Despite the fashion industry’s enthusiastic adoption of ecommerce, many customers still prefer the familiarity of a store environment.
This applies across all fashion sectors – from higher-end brands to high street powerhouses and the burgeoning used clothing market.
But are these store shoppers finally changing their habits?
One retailer that suggests so is US-based ThredUp. The company has applied an online consignment business model to middle-tier fashion brands. ThredUp buys in large amounts of used clothing before reselling the stock on its website and soon, as it announced recently, in open brick and mortar stores.
ThredUp is essentially like a thrift store’s clothing racks, but with a slick online interface and powerful search. Its focus on quality brands attracts a certain demographic of buyer and being online removes much of the stigma associated with buying used clothing that might otherwise put people off.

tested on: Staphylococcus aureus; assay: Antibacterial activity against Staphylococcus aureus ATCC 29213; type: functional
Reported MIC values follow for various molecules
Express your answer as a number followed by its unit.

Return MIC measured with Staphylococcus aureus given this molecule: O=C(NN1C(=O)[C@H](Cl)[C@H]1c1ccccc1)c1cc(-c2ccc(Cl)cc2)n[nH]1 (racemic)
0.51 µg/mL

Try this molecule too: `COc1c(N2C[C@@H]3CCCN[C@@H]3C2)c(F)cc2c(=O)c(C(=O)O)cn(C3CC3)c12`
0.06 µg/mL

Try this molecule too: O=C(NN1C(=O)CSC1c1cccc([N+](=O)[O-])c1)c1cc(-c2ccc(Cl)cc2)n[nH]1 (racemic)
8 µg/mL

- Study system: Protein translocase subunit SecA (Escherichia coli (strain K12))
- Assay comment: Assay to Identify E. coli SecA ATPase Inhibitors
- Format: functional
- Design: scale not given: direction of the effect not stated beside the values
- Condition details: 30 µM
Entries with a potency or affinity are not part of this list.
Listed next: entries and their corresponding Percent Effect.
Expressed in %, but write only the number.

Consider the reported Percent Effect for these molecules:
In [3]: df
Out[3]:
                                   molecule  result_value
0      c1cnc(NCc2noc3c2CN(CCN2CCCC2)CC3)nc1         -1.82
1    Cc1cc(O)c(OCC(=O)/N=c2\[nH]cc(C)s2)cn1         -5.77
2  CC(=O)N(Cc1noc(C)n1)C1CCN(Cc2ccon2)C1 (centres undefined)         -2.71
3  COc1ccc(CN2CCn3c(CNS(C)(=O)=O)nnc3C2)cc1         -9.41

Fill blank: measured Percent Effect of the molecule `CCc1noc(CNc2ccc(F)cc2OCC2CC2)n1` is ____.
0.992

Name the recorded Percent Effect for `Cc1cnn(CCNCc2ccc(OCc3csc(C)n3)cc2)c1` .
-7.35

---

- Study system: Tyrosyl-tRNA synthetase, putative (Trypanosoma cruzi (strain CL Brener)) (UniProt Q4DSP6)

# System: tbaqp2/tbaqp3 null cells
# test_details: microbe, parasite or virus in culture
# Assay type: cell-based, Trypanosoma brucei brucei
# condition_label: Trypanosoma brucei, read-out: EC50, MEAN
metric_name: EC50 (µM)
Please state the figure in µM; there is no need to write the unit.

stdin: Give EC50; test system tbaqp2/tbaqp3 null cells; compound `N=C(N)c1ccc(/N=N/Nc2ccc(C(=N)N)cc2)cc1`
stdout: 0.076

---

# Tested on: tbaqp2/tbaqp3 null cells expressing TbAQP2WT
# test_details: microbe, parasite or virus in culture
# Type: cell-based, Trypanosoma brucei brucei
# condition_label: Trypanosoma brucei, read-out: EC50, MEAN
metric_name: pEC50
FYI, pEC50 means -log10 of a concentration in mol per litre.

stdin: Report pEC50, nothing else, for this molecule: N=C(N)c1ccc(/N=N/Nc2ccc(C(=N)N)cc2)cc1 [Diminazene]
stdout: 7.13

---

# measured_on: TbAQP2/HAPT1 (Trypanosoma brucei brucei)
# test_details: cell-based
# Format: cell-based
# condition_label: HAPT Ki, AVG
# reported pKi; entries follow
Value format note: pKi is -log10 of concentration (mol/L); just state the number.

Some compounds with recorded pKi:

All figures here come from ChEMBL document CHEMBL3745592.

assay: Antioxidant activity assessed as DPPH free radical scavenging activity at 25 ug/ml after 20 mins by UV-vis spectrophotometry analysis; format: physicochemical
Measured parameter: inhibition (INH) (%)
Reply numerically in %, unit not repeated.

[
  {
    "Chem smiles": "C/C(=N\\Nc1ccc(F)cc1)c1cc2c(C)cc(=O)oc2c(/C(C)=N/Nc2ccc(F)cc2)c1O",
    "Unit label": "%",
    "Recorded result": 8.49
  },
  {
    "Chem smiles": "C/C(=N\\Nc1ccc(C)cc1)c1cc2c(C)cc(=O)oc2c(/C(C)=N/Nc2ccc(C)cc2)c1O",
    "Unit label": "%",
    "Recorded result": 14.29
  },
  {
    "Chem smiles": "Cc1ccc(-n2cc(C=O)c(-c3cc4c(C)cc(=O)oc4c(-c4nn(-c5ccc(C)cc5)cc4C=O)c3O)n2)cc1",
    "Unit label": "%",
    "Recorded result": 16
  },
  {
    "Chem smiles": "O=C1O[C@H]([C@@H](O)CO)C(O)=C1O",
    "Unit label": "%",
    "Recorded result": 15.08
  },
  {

Another factor helping drive sales is ThredUp’s application of customer analytics and personalisation. Its customer data enables the company to quickly tap into new trends. This echoes that of fast fashion darling Boohoo, which commissions small manufacturing runs to see what sells well before scaling up production quickly.
Form an orderly queue
Perhaps the most interesting aspect of ThredUp’s success is that there’s still space in ecommerce for new players of this type.
eBay has dominated second-hand clothing for over two decades, however niche applications and boutique online retailers are entering the fray en masse. Boot-sale apps (such as Shpock) are another example of how traditional retailing is being reinvented for millennial shoppers and the digital era.
The key lesson is to consider an omnichannel approach in everything you do. There will always be the shopper who enjoys sifting through a thrift store’s aisles for a hidden gem, though plenty of other people that desire the convenience, ease-of-use and familiarity of an online ecosystem that caters to them specifically.